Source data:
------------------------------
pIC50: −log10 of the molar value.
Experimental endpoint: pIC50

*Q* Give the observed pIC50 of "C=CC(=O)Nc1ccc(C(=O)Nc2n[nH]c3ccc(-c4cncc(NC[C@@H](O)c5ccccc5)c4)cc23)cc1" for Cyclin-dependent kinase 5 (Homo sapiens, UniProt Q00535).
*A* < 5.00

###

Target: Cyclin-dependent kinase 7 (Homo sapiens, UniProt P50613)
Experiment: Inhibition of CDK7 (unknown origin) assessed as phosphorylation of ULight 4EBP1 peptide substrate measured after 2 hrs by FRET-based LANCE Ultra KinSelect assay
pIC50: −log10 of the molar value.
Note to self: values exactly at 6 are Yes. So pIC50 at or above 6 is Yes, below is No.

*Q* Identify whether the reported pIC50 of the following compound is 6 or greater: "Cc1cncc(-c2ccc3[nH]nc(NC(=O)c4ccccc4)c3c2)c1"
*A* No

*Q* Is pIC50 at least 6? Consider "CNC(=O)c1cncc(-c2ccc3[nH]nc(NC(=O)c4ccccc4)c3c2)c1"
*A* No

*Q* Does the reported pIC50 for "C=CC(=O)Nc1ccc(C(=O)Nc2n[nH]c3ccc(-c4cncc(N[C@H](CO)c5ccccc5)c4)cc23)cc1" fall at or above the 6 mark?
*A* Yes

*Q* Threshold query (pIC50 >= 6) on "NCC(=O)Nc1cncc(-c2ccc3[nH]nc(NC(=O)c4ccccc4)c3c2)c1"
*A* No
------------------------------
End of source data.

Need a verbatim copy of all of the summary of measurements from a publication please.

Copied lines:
pIC50: −log10 of the molar value.
Experimental endpoint: pIC50

*Q* Give the observed pIC50 of "C=CC(=O)Nc1ccc(C(=O)Nc2n[nH]c3ccc(-c4cncc(NC[C@@H](O)c5ccccc5)c4)cc23)cc1" for Cyclin-dependent kinase 5 (Homo sapiens, UniProt Q00535).
*A* < 5.00

###

Target: Cyclin-dependent kinase 7 (Homo sapiens, UniProt P50613)
Experiment: Inhibition of CDK7 (unknown origin) assessed as phosphorylation of ULight 4EBP1 peptide substrate measured after 2 hrs by FRET-based LANCE Ultra KinSelect assay
pIC50: −log10 of the molar value.
Note to self: values exactly at 6 are Yes. So pIC50 at or above 6 is Yes, below is No.

*Q* Identify whether the reported pIC50 of the following compound is 6 or greater: "Cc1cncc(-c2ccc3[nH]nc(NC(=O)c4ccccc4)c3c2)c1"
*A* No

*Q* Is pIC50 at least 6? Consider "CNC(=O)c1cncc(-c2ccc3[nH]nc(NC(=O)c4ccccc4)c3c2)c1"
*A* No

*Q* Does the reported pIC50 for "C=CC(=O)Nc1ccc(C(=O)Nc2n[nH]c3ccc(-c4cncc(N[C@H](CO)c5ccccc5)c4)cc23)cc1" fall at or above the 6 mark?
*A* Yes

*Q* Threshold query (pIC50 >= 6) on "NCC(=O)Nc1cncc(-c2ccc3[nH]nc(NC(=O)c4ccccc4)c3c2)c1"
*A* No